Data analysis


Global helioseismology

Power spectrum of the Sun using data from instruments aboard the Solar and Heliospheric Observatory on double-logarithmic axes. The three passbands of the VIRGO/SPM instrument show nearly the same power spectrum. The line-of-sight velocity observations from GOLF are less sensitive to the red noise produced by granulation. All the datasets clearly show the oscillation modes around 3mHz.
Power spectrum of the Sun around where the modes have maximum power, using data from the GOLF and VIRGO/SPM instruments aboard the Solar and Heliospheric Observatory. The low-degree modes (l<4) show a clear comb-like pattern with a regular spacing.
Power spectrum of medium angular degree () solar oscillations, computed for 144 days of data from the MDI instrument aboard SOHO.[27] The colour scale is logarithmic and saturated at one hundredth the maximum power in the signal, to make the modes more visible. The low-frequency region is dominated by the signal of granulation. As the angular degree increases, the individual mode frequencies converge onto clear ridges, each corresponding to a sequence of low-order modes.

The chief tool for analysing the raw seismic data is the Fourier transform. To good approximation, each mode is a damped harmonic oscillator, for which the power as a function of frequency is a Lorentz function. Spatially resolved data are usually projected onto desired spherical harmonics to obtain time series which are then Fourier transformed. Helioseismologists typically combine the resulting one-dimensional power spectra into a two-dimensional spectrum.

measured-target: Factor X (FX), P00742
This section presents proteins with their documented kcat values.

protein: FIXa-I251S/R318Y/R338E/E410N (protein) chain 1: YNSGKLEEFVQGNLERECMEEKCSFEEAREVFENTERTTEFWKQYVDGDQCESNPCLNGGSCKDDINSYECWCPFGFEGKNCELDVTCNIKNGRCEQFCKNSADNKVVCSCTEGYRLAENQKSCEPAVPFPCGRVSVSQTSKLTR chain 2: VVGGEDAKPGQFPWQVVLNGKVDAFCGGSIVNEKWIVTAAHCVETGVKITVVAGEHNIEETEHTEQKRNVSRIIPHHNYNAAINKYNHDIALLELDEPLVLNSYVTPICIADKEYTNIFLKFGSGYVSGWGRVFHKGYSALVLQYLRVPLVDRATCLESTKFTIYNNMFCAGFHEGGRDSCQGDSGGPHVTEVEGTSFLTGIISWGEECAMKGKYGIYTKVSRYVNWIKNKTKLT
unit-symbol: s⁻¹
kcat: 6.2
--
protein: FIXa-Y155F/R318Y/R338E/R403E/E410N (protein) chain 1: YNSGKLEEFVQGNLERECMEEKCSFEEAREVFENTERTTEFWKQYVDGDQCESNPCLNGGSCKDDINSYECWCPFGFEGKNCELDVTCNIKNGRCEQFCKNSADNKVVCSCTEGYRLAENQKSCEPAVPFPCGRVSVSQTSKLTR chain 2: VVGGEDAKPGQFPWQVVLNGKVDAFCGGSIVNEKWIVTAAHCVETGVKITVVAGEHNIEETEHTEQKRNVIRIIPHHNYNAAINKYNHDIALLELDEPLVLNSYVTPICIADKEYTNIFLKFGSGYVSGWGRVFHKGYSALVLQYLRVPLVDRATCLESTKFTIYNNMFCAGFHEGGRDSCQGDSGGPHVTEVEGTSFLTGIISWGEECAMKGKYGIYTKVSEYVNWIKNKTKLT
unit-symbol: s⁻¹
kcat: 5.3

The lower frequency range of the oscillations is dominated by the variations caused by granulation. This must first be filtered out before (or at the same time that) the modes are analysed. Granular flows at the solar surface are mostly horizontal, from the centres of the rising granules to the narrow downdrafts between them. Relative to the oscillations, granulation produces a stronger signal in intensity than line-of-sight velocity, so the latter is preferred for helioseismic observatories.

Local helioseismology


Local helioseismology—a term coined by Charles Lindsey, Doug Braun and Stuart Jefferies in 1993[28]—employs several different analysis methods to make inferences from the observational data.[2]





The Sun's oscillation modes represent a discrete set of observations that are sensitive to its continuous structure. This allows scientists to formulate inverse problems for the Sun's interior structure and dynamics. Given a reference model of the Sun, the differences between its mode frequencies and those of the Sun, if small, are weighted averages of the differences between the Sun's structure and that of the reference model. The frequency differences can then be used to infer those structural differences. The weighting functions of these averages are known as kernels.



The first inversions of the Sun's structure were made using Duvall's law[37] and later using Duvall's law linearized about a reference solar model.[38] These results were subsequently supplemented by analyses that linearize the full set of equations describing the stellar oscillations about a theoretical reference model [18][39][40] and are now a standard way to invert frequency data.[41][42] The inversions demonstrated differences in solar models that were greatly reduced by implementing gravitational settling: the gradual separation of heavier elements towards the solar centre (and lighter elements to the surface to replace them).[43][44]